Among them, urban households (0.37 million) are certainly the easiest to reach.
‡ +RXVHKROGVZKREX\ZRRGIXHODQGZKRDUHSDUWRIWKH³QRQ-H[WUHPHSRYHUW\´VHJPHQW(0.55 million) may have the capacity-to-pay
for an ICS, under adequate payment conditions. This segment would deserve a more detailed analysis to characterize their needs,
preferences and willingness-to-pay.
‡ +RXVHKROGVZKRFRQVXPHZRRGIXHOEXWGRQ¶WSD\IRULWPD\EHZLOOLQJWREX\DQ,&6IRUQRQ-economic reasons. These households
would deserve a more detailed analysis to characterize their possible willingness-to-pay.
‡ ,QWHJUDWHGSURJUDPVZLWKVXEVLGL]HG,&6DUHEHWWHUDGDSWHGIRUKRXVHKROGVZKRDUHSDUWRIWKH³H[WUHPHSRYHUW\´VHJPHQW
Sources: Elaborated by the authors, based on ENCOVI 2011 (2012)
55
Market view 3: Level of income
RURAL HOUSEHOLDS
URBAN HOUSEHOLDS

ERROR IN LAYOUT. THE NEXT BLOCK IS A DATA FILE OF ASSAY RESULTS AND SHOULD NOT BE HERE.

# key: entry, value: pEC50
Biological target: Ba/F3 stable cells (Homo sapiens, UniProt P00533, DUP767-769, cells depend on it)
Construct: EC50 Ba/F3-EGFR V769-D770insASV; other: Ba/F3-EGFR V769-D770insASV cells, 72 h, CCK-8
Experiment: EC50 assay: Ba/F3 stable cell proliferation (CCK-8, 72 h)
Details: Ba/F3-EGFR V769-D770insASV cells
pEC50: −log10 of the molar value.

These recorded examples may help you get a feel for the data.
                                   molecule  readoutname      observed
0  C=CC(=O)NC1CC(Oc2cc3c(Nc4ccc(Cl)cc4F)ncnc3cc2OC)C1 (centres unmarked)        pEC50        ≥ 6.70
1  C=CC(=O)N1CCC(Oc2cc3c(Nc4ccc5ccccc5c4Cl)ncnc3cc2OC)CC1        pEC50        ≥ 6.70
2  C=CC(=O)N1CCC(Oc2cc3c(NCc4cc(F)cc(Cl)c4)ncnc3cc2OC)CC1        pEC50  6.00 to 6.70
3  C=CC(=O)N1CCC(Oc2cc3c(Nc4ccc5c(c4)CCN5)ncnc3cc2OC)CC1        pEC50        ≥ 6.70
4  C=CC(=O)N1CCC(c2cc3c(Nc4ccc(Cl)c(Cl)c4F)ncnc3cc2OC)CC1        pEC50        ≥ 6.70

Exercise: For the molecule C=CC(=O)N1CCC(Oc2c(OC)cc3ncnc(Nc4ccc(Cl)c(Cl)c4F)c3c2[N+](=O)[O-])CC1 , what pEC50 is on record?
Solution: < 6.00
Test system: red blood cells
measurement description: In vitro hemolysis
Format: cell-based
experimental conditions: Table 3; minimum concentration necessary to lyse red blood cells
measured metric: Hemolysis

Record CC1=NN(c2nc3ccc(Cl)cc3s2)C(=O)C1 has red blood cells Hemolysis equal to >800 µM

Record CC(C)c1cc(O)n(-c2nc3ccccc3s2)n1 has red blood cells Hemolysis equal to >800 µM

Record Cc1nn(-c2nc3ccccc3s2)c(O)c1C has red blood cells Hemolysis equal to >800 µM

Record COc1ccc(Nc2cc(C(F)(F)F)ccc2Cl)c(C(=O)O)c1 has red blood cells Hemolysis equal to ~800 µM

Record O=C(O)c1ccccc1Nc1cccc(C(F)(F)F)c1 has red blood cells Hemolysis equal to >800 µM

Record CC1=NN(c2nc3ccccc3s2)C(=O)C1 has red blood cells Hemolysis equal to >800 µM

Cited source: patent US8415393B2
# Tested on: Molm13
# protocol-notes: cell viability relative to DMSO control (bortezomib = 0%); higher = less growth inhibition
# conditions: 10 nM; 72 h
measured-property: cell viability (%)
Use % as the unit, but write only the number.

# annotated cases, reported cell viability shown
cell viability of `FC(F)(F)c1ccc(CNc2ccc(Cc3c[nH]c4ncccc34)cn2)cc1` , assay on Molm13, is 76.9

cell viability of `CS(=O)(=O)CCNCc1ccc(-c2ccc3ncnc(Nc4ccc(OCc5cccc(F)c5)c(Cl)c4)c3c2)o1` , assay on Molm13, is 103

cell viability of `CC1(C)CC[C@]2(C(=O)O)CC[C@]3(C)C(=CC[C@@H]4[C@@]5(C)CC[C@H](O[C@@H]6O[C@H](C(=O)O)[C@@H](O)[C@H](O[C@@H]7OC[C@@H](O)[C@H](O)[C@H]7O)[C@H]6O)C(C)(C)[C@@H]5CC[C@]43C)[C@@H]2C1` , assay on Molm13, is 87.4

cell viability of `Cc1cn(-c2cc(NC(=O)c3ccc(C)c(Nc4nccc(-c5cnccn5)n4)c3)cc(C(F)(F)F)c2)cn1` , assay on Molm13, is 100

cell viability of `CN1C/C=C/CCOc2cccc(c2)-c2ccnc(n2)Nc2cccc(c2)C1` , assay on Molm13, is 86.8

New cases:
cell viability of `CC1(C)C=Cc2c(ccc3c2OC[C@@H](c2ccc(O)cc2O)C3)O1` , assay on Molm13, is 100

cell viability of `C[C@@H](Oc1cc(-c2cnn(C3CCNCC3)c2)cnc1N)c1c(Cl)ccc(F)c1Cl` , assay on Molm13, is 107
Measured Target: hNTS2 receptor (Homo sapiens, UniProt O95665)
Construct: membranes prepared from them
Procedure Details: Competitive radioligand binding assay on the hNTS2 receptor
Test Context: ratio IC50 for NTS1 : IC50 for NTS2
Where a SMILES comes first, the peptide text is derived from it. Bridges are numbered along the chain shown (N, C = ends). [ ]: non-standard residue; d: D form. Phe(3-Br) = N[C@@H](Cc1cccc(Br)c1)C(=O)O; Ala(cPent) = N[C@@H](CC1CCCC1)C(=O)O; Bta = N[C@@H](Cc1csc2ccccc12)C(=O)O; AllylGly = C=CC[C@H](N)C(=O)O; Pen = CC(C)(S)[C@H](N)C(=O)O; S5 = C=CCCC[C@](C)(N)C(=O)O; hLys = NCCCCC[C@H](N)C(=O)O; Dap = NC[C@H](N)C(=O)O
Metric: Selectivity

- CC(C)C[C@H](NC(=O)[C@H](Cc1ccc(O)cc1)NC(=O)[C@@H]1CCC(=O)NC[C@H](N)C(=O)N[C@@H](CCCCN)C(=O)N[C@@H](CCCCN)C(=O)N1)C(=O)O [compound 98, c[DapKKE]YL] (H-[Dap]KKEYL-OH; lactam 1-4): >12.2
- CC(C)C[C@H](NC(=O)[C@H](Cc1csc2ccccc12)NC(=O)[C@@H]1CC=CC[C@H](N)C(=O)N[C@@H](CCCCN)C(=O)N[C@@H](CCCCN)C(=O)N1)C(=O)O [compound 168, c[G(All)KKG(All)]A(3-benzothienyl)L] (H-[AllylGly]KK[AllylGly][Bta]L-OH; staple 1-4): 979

Extreme Poverty No Extreme Poverty No Poverty Q1800-­‐ poverty Poverty Q1800-­‐ poverty <Q1800 Q3700 > Q3700 <Q1800 Q3700 > Q3700
Guatemala
1516
25959
60165
3552
106759 547478
El Progreso
1328
8294
12107
142
5132
9317
Sacatepéquez
1145
5096
3802
1356
19922
36168
Chimaltenango
8519
32430
11095
6363
26074
29160
Escuintla
2292
33426
39684
1273
25336
56578
Santa Rosa
6348
21505
16634
2035
14000
15802
Sololá
5226
25073
5566
8318
19853
11400
Totonicapán
11236
25711
8911
7196
20280
14673
Quetzaltenango 10701
30921
20196
5627
38904
56492
Suchitepequez
15776
27219
10428
5929
20773
20616
Retalhuleu
5391
19202
11248
2232
8867
13780
San Marcos
24405
75196
30712
3054
22534
28659
Huehuetenango 15697
78459
45142
3594
24634
37242
Quiché
22330
62889
25599
5123
28173
21848
Baja V erapaz
10395
17226
10456
2818
5524
10184
Alta V erapaz
65992
60730
14740
3446
15095
28150
Petén
15993
44738
20090
3513
15062
22763
Izabal
15275
21248
16332
1450
13849
23064
Zacapa
10496
9982
8107
1995
5103
14607
Chiquimula
19418
22032
11032
903
2855
17232
Jalapa
9396
22545
9358
2019
9865
9870
Jutiapa
10223
27584
25026
2092
9390
23504
Total
289097 697462 416430 74026
457985 1048588
Potential
market
NO
?
YES
NO
?
CAPACITY TO PAY
Level of income
3
‡ Estimated income thresholds for considering the
purchase of a cookstove (based on consumer
interviews)